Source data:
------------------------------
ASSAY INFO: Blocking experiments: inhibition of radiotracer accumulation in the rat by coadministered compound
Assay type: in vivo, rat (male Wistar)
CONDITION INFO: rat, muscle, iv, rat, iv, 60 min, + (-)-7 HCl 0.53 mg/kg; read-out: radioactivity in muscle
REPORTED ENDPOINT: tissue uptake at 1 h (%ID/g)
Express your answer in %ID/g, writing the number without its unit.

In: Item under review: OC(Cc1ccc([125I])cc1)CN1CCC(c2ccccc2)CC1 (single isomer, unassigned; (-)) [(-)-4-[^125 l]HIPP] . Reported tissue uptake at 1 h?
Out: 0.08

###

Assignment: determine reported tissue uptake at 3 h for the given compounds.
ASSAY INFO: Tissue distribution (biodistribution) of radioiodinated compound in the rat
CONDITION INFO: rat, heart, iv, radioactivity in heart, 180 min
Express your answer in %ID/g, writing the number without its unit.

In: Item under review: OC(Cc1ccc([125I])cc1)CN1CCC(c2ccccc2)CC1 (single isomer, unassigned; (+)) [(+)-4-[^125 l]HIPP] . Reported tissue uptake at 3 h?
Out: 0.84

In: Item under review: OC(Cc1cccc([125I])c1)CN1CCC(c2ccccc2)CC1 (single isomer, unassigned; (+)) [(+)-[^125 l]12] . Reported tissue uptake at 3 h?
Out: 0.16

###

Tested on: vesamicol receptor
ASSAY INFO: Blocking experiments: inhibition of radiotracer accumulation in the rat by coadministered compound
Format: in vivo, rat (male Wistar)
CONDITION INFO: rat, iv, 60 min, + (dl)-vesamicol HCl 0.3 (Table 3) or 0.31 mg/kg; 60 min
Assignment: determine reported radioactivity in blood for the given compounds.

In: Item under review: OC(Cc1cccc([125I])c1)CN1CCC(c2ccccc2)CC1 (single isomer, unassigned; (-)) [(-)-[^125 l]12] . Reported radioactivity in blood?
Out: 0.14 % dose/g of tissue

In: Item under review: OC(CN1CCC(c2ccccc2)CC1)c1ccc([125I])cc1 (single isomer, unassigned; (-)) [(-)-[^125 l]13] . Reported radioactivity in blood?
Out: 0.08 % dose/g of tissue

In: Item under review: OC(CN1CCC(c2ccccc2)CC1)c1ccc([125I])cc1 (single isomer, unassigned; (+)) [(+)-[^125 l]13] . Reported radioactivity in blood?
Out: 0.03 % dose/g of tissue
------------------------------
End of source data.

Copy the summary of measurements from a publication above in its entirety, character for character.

ASSAY INFO: Blocking experiments: inhibition of radiotracer accumulation in the rat by coadministered compound
Assay type: in vivo, rat (male Wistar)
CONDITION INFO: rat, muscle, iv, rat, iv, 60 min, + (-)-7 HCl 0.53 mg/kg; read-out: radioactivity in muscle
REPORTED ENDPOINT: tissue uptake at 1 h (%ID/g)
Express your answer in %ID/g, writing the number without its unit.

In: Item under review: OC(Cc1ccc([125I])cc1)CN1CCC(c2ccccc2)CC1 (single isomer, unassigned; (-)) [(-)-4-[^125 l]HIPP] . Reported tissue uptake at 1 h?
Out: 0.08

###

Assignment: determine reported tissue uptake at 3 h for the given compounds.
ASSAY INFO: Tissue distribution (biodistribution) of radioiodinated compound in the rat
CONDITION INFO: rat, heart, iv, radioactivity in heart, 180 min
Express your answer in %ID/g, writing the number without its unit.

In: Item under review: OC(Cc1ccc([125I])cc1)CN1CCC(c2ccccc2)CC1 (single isomer, unassigned; (+)) [(+)-4-[^125 l]HIPP] . Reported tissue uptake at 3 h?
Out: 0.84

In: Item under review: OC(Cc1cccc([125I])c1)CN1CCC(c2ccccc2)CC1 (single isomer, unassigned; (+)) [(+)-[^125 l]12] . Reported tissue uptake at 3 h?
Out: 0.16

###

Tested on: vesamicol receptor
ASSAY INFO: Blocking experiments: inhibition of radiotracer accumulation in the rat by coadministered compound
Format: in vivo, rat (male Wistar)
CONDITION INFO: rat, iv, 60 min, + (dl)-vesamicol HCl 0.3 (Table 3) or 0.31 mg/kg; 60 min
Assignment: determine reported radioactivity in blood for the given compounds.

In: Item under review: OC(Cc1cccc([125I])c1)CN1CCC(c2ccccc2)CC1 (single isomer, unassigned; (-)) [(-)-[^125 l]12] . Reported radioactivity in blood?
Out: 0.14 % dose/g of tissue

In: Item under review: OC(CN1CCC(c2ccccc2)CC1)c1ccc([125I])cc1 (single isomer, unassigned; (-)) [(-)-[^125 l]13] . Reported radioactivity in blood?
Out: 0.08 % dose/g of tissue

In: Item under review: OC(CN1CCC(c2ccccc2)CC1)c1ccc([125I])cc1 (single isomer, unassigned; (+)) [(+)-[^125 l]13] . Reported radioactivity in blood?
Out: 0.03 % dose/g of tissue